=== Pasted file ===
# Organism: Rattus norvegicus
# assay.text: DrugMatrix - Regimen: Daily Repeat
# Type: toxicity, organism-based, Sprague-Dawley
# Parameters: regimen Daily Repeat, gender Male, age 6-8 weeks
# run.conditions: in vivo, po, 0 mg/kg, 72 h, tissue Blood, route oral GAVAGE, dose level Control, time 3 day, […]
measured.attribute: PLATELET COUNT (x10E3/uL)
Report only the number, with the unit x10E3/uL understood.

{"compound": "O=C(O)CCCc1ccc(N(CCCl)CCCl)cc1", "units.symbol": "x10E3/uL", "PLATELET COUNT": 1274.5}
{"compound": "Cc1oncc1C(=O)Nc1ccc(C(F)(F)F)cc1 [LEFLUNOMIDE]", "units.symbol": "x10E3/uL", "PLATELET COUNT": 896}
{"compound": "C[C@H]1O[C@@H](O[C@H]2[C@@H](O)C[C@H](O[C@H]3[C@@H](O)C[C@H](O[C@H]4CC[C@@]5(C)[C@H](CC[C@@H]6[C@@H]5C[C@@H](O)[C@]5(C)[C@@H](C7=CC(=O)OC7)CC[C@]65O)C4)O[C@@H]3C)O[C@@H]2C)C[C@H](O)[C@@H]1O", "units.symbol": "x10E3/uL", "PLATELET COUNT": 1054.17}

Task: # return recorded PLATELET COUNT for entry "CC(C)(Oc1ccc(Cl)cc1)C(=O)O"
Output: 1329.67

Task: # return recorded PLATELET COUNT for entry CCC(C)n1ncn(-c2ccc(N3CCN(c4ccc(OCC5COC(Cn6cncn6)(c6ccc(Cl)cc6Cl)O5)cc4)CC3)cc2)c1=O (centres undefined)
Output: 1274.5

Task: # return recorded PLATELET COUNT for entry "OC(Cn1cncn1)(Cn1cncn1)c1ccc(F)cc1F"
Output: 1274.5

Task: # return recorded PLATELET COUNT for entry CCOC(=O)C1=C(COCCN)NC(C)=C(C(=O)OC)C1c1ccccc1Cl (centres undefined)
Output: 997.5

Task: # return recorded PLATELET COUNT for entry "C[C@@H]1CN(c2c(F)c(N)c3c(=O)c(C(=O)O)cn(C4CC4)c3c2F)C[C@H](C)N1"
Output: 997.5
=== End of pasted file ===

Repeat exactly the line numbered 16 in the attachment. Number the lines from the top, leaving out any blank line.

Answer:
Output: 1274.5